Come the winter months, we're often asked about antifreeze.  There's a confusing number of different brands and different colours.  So a quick few thoughts:

Firstly, what's the difference between antifreeze and coolant?  For most people, there is no difference and the terms are interchangeable.  However, if you wanted to be more precise (pedantic?), coolant can be anything that will keep an engine cool, e.g. plain water, whereas antifreeze has additional and more specific properties (e.g. stopping coolant from freezing).

However, let's stick with the term antifreeze...

Antifreezes include, amongst other things, a glycol which lowers the freezing point and raises boiling point, corrosion inhibiting compounds, a coloured dye.  There are two main types of antifreeze and these feature different corrosion inhibitors:

Inorganic additive technology (IAT)
this is the traditional type of antifreeze and can be used in engines containing all types of metal.  It needs to be replaced every couple of years and is typically used in older cars.

Organic Additive Technology (OAT)
This is the more modern formulation of antifreeze and cannot be used in engines containing 'yellow' metals, e.g. brass and copper.  It's longer lasting and will go 4 - 5 years before needing replacing.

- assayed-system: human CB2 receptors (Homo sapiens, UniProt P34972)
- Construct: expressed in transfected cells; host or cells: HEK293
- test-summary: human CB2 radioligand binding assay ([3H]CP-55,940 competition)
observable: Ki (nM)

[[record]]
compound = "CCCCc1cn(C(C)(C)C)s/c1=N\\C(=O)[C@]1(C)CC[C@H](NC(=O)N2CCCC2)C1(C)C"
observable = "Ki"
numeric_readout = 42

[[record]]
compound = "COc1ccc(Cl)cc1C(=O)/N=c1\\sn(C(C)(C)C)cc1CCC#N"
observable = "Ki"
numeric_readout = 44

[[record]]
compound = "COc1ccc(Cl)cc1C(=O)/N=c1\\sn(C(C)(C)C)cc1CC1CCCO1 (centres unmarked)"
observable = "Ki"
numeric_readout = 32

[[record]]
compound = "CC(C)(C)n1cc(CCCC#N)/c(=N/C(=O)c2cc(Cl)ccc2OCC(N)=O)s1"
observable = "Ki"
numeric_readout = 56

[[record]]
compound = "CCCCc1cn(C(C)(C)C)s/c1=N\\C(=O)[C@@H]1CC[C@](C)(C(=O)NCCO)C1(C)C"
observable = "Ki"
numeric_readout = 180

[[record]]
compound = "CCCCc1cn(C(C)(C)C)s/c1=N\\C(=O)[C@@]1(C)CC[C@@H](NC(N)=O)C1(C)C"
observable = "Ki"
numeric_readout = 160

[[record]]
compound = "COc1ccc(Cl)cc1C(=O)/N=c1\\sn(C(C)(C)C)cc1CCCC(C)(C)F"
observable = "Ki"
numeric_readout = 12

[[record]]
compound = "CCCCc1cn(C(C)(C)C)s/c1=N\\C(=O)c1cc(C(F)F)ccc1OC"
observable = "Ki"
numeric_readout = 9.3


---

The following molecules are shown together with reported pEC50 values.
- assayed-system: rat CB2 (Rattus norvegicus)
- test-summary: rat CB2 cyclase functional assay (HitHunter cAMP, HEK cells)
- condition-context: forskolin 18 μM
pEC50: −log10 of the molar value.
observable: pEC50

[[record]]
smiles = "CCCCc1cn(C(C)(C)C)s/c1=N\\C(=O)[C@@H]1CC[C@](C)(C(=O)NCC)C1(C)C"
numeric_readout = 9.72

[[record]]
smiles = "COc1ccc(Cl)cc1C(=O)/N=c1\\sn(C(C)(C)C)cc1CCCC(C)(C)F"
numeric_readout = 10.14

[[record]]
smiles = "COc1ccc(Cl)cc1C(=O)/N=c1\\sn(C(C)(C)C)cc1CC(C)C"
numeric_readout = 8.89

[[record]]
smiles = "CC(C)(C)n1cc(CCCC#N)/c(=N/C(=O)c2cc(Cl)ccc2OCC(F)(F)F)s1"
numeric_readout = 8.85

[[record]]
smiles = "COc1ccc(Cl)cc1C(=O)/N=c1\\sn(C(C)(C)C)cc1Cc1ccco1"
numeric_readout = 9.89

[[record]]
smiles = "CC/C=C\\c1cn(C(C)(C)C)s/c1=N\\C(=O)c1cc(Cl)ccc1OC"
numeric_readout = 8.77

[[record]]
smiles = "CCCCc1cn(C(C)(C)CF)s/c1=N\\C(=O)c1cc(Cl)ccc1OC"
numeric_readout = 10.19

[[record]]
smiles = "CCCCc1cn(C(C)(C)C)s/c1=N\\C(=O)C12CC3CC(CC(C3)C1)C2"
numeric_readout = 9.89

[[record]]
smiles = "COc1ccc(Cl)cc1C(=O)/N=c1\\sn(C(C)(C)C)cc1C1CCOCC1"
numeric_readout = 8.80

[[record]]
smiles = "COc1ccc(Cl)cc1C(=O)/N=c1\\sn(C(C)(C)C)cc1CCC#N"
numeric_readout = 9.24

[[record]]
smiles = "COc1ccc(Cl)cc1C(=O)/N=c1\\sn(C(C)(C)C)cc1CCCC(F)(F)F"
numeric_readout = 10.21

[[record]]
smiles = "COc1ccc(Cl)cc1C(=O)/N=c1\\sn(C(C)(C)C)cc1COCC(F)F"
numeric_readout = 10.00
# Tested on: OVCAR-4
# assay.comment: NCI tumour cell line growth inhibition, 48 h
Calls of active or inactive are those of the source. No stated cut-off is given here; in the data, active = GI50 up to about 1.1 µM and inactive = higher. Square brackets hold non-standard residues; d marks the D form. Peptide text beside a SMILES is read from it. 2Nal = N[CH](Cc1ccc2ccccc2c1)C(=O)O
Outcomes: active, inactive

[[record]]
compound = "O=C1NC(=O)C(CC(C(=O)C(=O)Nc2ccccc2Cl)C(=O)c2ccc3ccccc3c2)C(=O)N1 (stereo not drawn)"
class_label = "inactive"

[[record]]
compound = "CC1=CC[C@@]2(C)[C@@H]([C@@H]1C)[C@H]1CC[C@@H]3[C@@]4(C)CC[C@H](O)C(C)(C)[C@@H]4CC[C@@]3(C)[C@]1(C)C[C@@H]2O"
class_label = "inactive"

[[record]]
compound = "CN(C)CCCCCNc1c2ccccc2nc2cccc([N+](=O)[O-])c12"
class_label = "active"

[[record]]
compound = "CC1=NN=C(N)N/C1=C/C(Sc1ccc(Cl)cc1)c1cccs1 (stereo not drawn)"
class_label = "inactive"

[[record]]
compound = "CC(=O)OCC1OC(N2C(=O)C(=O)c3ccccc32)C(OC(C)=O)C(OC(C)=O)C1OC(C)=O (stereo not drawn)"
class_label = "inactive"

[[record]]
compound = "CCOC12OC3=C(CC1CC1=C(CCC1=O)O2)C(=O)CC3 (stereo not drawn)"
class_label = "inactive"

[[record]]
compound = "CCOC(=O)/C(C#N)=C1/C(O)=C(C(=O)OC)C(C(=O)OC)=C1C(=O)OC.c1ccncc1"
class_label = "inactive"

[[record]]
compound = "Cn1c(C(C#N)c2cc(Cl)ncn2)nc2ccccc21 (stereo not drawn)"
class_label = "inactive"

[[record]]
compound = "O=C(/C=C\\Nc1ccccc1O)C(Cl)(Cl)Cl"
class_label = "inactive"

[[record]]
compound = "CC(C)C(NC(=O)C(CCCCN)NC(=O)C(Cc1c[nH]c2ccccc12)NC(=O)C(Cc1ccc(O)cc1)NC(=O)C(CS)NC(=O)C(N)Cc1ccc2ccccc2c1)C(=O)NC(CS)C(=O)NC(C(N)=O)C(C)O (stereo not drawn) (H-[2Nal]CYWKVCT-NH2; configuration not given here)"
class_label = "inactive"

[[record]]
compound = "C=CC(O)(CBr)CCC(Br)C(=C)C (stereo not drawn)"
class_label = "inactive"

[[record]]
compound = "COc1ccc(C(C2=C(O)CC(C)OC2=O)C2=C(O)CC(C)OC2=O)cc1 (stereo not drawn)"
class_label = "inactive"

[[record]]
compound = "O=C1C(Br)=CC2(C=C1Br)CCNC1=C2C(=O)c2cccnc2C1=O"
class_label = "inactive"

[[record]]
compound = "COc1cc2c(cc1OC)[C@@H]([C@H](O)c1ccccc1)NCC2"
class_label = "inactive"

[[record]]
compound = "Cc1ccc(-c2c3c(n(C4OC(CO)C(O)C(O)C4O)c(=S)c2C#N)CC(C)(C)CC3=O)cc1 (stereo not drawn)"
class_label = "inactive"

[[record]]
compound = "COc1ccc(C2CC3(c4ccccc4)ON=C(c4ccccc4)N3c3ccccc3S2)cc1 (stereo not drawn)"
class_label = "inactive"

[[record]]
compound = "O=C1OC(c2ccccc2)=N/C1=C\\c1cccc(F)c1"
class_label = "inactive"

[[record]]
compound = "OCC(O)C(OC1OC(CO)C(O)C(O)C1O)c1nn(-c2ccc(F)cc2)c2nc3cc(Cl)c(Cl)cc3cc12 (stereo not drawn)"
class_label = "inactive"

Although it's OK to mix different brands of antifreeze, IAT and OAT antifreezes must NOT be mixed, so check what's in your car and what you use to top up.

The IAT antifreeze we use is coloured blue and the OAT one is orange/pink.  However, if buying antifreeze, DON'T go by the colour but DO read the label.  There are no rules stating what colour dye a manufacturer needs to use...

As a general rule your coolant should include 40 - 50% antifreeze to give proper protection in winter time, but read the label on the antifreeze you buy when topping up your car's cooling system.

If you'd like us to check your antifreeze strength and condition, we're happy to do this - there's no charge, just phone and arrange a time to come in.

For a little more information on antifreeze/coolants, you can go to the website of one of our favourite companies, Opie Oils.  Click on Antifreeze to learn more.